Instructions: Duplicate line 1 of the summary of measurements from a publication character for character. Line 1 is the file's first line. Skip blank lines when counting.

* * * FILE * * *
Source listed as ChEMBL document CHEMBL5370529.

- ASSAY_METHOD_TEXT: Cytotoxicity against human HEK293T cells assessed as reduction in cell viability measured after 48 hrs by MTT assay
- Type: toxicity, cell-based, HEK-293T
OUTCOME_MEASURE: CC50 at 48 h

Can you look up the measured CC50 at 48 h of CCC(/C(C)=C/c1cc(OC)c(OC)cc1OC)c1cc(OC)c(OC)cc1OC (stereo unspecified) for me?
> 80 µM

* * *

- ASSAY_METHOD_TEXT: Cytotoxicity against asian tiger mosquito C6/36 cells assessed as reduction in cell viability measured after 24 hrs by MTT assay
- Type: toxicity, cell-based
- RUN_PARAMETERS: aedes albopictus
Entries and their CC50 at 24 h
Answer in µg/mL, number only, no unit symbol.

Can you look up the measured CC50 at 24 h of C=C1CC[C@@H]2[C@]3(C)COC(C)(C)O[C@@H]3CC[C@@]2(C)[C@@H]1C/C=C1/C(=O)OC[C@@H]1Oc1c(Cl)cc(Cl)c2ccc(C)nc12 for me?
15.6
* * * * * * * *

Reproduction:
Source listed as ChEMBL document CHEMBL5370529.